The patient had a favorable evolution with recovery of Glasgow to 15 points on the 5th day of hospitalization. She completed 10 days of antibiotic treatment and was discharged, as well as evaluated by the rehabilitation team, who found out moderate neuromusculoskeletal impairment.
Case 2
Eight-year-old female resident of Mexico City started at 5:00 AM with nausea. At 10:00 AM, frequent gastric vomiting with unquantified fever was added. Oral rehydration therapy was given but vomiting persisted. Later at 8:00 PM, she started with watery-stinkingstools, without mucus or blood and attended to the hospital at 00:00 AM on the next day. On physical exam, she was found with Glasgow 15, oriented with preserved mental functions, stringy saliva, decreased peripheral pulses and capillary refill in 3 seconds. Arterial blood gas showed pH 7.30, pCO2 33.5 mmHg, HCO3 16 mmol/L, and lactate 5.1 mmol/L. Hypovolemic shock was suspected and received crystalloid and colloid boluses, with hemodynamic improvement. That same day at 8:00 AM, Glasgow decreased to 8 points. She was transferred to the pediatric intensive care unit. Endotracheal intubation was performed and 20 minutes later presented generalized tonic-clonic seizures. Only mild hyponatremia of 131 mEq/L was found. Complete blood count reported hemoglobin 12 q/dL, hematocrit 38%, leukocytes 19,200/uL, neutrophils 82%, lymphocytes 10%, monocytes 8% and platelets 236,000/uL. Clotting times were prolonged. On the new exam she had petechial lesions in the anterior area of the left leg. The cerebral computed tomography was reported as normal. She continued with shock, so norepinephrine and ceftriaxone were initiated. A lumbar puncture was done, and the CSF cytochemical reported glucose 4 mg/dL, microproteins 270 mg/dL, countless cells, mononuclear 14% and polymorphonuclear 86%. The smear showed Gram negative diplococci, and coagglutination was positive for group C Neisseria meningitidis (Table 1).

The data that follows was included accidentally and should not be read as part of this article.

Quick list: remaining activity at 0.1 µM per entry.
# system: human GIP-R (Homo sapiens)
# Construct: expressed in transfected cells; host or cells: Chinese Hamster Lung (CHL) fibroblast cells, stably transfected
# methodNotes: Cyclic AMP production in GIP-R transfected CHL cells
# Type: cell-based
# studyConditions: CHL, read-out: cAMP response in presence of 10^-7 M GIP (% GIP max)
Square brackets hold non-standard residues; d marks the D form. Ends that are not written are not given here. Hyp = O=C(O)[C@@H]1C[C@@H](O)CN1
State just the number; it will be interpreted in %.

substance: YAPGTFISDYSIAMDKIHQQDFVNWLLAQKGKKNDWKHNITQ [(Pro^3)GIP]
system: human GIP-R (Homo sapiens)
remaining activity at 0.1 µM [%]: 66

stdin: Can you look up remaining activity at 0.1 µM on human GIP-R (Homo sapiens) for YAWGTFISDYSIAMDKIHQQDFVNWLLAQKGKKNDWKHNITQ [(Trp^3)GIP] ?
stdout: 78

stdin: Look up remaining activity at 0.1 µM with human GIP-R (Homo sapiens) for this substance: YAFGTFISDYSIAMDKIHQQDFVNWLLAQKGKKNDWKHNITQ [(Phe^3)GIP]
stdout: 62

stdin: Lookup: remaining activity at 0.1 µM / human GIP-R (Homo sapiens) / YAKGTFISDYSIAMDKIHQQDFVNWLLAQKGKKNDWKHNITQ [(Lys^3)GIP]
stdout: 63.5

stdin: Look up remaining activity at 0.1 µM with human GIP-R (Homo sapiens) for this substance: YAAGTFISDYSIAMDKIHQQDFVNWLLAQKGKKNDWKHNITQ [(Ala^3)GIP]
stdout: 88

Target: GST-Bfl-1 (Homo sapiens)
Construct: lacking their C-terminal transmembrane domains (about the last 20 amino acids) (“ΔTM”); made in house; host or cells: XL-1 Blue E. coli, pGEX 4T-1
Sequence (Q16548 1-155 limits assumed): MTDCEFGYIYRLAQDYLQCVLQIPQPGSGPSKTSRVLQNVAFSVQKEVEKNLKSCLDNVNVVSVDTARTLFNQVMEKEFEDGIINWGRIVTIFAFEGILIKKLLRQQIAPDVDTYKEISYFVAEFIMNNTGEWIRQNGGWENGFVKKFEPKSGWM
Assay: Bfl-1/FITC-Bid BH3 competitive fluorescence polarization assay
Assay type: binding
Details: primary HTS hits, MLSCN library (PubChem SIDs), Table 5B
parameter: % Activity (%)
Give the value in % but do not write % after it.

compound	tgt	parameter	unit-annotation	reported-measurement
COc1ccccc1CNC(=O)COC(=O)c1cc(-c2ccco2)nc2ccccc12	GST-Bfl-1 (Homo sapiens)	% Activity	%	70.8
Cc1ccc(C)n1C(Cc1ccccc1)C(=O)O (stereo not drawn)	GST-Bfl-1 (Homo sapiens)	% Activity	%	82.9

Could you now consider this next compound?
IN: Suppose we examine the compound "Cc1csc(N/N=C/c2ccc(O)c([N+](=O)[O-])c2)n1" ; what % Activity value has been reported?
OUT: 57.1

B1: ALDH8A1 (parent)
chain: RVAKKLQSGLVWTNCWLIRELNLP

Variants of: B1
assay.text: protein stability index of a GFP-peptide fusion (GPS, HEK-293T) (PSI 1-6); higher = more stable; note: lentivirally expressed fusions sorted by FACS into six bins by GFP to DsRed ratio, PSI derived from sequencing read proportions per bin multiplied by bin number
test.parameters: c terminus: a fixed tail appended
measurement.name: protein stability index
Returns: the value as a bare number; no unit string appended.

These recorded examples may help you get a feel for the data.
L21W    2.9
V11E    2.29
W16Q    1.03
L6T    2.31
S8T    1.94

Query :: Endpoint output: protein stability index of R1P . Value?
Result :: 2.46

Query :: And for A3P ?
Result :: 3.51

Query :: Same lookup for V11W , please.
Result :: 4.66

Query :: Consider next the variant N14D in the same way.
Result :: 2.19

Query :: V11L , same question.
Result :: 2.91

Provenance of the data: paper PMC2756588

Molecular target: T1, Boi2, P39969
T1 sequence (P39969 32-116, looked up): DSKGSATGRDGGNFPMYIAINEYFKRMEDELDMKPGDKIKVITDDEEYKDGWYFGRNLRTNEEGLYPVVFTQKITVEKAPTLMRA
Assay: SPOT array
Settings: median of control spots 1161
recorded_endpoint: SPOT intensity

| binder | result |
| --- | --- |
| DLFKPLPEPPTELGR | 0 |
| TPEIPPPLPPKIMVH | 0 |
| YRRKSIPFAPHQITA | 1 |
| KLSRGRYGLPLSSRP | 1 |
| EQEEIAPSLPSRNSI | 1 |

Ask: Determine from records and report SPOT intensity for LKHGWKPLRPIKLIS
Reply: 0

The next day, she continued with septic shock and fever of 38°C. She also started with hyperglycemia that required insulin infusion. Amines were stopped 2 days later. She completed treatment with ceftriaxone for 10 days. A catheter-related bacteremia by Enterococcus durans sensitive to ampicilin and amikacin was documented and treated. She was discharged afebrile and neurologically without sequelae (Figure 1).
Discussion
Neisseria meningitidis is a Gram negative aerobic diplococcus surrounded by a polysaccharide capsule, which is the main virulence factor. There are 13 serogroups defined by their capsular specificity of which 6 are clinically important: A, B, C, Y, X and W. Its prevalence varies temporally and geographically [3,4].
Meningococcal disease is characterized by the release of endotoxins that trigger an intense cytokine response in the host that can lead to shock, multiple organ failure and death within hours. Meningococcal meningitis occurs when the bacteria reaches the subarachnoid and ventricular spaces during bacteremia [1].